- You have asked the clerk how to mark the exhibits. Some courts will ask you to label the exhibits with identifiers such as stickers (e.g., Exhibit A, Exhibit B, and so on). Other courts may mark the exhibits themselves as they are introduced. Some courts require you to remove or black out sensitive or confidential information such as social security or bank account numbers.
- Decide which witness (you or another person) will introduce the exhibit into evidence. That person must have first-hand knowledge of where the document or information came from and its authenticity.
Introducing exhibits in court
To show the court an exhibit when you are in the courtroom:
- Show the exhibit to the judge and the other party or the other party’s attorney.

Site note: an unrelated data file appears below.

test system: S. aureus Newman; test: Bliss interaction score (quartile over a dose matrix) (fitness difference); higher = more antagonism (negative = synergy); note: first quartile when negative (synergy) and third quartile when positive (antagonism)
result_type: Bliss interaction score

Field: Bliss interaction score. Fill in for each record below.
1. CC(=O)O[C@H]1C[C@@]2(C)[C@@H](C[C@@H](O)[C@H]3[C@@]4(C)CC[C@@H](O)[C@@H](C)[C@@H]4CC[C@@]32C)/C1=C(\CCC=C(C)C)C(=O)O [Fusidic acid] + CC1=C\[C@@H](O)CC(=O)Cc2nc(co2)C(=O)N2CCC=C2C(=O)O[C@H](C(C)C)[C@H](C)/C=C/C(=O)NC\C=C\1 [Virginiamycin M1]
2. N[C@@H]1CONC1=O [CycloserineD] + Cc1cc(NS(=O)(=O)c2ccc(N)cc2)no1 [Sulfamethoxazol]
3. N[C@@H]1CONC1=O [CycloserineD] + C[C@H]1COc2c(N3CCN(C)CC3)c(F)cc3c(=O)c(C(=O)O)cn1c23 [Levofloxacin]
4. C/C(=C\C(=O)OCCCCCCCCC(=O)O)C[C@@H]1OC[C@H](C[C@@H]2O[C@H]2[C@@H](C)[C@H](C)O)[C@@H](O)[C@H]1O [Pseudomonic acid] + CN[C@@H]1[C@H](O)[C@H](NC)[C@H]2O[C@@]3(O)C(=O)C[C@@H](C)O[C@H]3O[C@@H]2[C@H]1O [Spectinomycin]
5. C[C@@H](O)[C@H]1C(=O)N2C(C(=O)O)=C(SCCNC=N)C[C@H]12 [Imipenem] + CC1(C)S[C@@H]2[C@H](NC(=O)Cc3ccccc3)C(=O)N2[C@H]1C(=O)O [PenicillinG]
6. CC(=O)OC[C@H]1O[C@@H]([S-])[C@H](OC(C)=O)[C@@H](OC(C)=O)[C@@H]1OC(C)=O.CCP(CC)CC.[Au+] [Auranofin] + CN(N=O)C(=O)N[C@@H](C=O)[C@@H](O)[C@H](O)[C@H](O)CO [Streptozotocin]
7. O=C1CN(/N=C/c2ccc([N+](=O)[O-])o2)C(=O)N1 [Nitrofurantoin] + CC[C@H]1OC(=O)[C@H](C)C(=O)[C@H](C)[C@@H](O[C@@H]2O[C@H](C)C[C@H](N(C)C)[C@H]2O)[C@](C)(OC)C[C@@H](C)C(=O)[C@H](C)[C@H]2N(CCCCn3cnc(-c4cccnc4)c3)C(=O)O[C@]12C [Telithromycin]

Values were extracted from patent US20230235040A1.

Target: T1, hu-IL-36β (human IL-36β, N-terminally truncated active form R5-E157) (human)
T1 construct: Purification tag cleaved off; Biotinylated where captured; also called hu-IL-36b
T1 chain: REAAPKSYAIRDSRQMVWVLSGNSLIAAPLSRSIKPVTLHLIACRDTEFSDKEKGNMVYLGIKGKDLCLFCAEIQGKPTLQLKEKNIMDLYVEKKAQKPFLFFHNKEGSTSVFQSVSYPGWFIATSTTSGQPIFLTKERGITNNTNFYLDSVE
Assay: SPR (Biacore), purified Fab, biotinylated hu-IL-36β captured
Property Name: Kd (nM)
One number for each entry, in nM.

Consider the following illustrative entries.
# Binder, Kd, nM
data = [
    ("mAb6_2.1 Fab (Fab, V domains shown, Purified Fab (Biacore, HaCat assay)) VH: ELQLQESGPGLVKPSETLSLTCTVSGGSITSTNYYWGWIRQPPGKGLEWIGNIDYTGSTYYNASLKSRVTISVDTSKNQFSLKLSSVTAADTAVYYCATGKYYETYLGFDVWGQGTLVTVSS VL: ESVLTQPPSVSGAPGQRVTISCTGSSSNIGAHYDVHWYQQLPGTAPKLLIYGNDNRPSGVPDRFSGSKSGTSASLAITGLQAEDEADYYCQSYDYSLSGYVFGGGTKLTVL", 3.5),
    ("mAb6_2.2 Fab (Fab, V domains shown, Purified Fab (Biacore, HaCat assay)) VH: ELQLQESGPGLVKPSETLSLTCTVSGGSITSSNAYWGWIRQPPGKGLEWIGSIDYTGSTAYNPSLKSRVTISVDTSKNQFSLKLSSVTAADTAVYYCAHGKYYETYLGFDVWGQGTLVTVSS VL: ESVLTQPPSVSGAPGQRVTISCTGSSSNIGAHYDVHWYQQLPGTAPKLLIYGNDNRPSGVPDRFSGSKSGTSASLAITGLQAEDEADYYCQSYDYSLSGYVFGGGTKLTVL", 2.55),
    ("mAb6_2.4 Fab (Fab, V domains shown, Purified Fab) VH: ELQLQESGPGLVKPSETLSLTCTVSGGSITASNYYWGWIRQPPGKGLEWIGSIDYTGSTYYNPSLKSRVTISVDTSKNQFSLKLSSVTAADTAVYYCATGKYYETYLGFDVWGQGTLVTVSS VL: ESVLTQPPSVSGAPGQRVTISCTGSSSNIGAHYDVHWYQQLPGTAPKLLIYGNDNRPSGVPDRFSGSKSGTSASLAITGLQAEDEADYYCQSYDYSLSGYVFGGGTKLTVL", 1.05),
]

- Either you or another person must testify about what the exhibit is and where the exhibit came from.
- Ask the court to move the exhibit into evidence. The other party can state their concerns with the exhibit (make an “objection”). Try to answer the objection, or you may request an opportunity to fix the concern with additional testimony. The judge will then rule whether to admit the exhibit or not.
- If the exhibit is admitted, you may then present testimony as to why the document or information helps prove a fact in your case.
When the other party introduces their exhibits or testimony, you can also object if a rule of evidence says that the information should not be allowed. Some common objections include:
- The evidence is not relevant to the case.
- The evidence is prejudicial and would unfairly bias the judge or jury.
- The evidence is speculation (the witness does not know whether the fact is true).
- A question is leading (leads a witness to a certain answer).
- The testimony is hearsay (a statement that the witness heard from someone else).